That’s how Bill Stone summed up his early life in New Zealand – and it wasn’t long after he left school that he became involved in motor racing. Another Stone, Jimmy (no relation), spannered for Bill and the two became friends. When Bill crashed his car Jimmy helped him fix it, before they travelled to the South Island in March 1968 on the Wahine ferry, to sell the car. Bill was keen to travel to England to prove himself on the track against other would-be world champions. Jimmy was eager to go too but had to wait until he was twenty-one and, following his coming of age, in May 1968 the pair set off to the UK with their tools.
The plan was that Bill would purchase a Brabham BT21 to race. Unfortunately, after their arrival in the UK, Bill quickly discovered that he didn’t have enough money for the Brabham. However, when the Kiwis turned up at Frank Williams’ race workshop they were offered an accident damaged BT18.
A deal was done with Frank, and Bill purchased the car. In Jimmy Stone’s words, “It was quite well bent!” As luck would have it, another Kiwi, Howden Ganley, was fettling Hewland gearboxes in rented space at the back of Frank’s workshop. Bill was able to hire a small part of Howden’s space and he and Jimmy stripped the car down before Bill went off to chassis builders Arch Motors. Arch Motors was too busy to fix the chassis so asked if he could he fix it himself using their in-house facilities. They agreed and Bill fixed the chassis to the amazement of everyone at Arch Motors. A year later Bill was managing the company.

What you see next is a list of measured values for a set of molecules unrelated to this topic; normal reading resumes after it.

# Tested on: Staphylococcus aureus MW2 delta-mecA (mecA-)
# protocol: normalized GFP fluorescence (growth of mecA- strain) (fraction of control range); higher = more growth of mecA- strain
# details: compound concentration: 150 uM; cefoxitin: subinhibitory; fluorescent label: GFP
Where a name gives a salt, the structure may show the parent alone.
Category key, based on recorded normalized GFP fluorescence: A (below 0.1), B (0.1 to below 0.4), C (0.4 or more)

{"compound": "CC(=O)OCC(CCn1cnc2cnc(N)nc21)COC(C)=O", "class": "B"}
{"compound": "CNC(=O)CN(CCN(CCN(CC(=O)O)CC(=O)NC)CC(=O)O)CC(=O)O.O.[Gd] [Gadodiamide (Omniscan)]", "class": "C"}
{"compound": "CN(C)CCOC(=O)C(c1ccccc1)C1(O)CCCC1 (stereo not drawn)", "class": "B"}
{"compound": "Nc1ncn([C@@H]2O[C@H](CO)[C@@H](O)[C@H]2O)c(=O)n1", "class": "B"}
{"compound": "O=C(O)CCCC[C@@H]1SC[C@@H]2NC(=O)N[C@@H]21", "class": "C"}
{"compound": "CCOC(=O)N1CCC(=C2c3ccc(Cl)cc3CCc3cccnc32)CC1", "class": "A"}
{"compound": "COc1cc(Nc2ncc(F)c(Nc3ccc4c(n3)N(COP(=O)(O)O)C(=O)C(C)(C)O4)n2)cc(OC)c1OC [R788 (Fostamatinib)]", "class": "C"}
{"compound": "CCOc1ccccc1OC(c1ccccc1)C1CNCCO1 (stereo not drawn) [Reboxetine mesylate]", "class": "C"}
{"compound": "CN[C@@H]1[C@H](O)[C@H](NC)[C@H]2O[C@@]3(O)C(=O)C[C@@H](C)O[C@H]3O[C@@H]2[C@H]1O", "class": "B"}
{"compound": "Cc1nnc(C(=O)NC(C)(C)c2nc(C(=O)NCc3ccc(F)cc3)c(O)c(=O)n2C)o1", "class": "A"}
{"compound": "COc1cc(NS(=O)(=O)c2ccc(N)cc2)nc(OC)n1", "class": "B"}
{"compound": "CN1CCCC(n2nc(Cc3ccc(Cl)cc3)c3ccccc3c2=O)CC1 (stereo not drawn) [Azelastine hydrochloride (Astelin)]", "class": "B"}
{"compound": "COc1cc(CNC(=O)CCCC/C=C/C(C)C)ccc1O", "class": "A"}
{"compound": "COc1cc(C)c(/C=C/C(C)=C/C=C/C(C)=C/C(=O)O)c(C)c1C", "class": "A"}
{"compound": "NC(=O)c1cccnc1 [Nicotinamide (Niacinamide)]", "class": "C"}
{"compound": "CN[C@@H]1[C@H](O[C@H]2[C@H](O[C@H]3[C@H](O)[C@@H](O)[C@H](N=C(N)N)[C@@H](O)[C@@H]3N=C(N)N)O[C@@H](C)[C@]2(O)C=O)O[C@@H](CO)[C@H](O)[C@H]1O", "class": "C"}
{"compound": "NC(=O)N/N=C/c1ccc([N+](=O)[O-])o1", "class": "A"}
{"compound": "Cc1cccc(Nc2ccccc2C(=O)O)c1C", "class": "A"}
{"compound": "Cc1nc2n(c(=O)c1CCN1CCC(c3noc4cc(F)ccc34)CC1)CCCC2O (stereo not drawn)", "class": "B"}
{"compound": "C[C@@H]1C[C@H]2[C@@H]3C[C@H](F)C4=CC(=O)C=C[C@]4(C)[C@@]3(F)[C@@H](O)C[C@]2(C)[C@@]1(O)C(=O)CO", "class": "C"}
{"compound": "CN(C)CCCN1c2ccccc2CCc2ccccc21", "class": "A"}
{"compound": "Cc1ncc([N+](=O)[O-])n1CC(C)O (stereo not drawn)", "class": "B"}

On a shoe-string budget, Bill raced the BT18 in six Formula 3 races across Europe. When they returned to the UK they were penniless, so when Bob Robinson of Arch Motors phoned Bill with a job offer, he accepted. Meanwhile Jimmy went off to McLaren to build Howden Ganley’s Formula 2 car. Howden ran out of money, but Bruce McLaren offered Jimmy a job on the Can-Am team. Howden relates the story of Bill racing with him the following year:
“For the 1969 European Championship we got together as a New Zealand team, with Bert Hawthorne as our third man. All was going well until some ‘sporting’ Englishman realised that we were a bit of a threat so protested about us on the basis that MANZ was only affiliated to the FIA via the RAC. And as the UK already had two teams we were disqualified, although still allowed to race, but not score points. If you do a recount, New Zealand would have finished third. Unfortunately for Bill he had a McLaren M4A which was not really competitive in F3 by 1969.”...
Read the rest of this article in the July-August issue of NZ Classic Driver.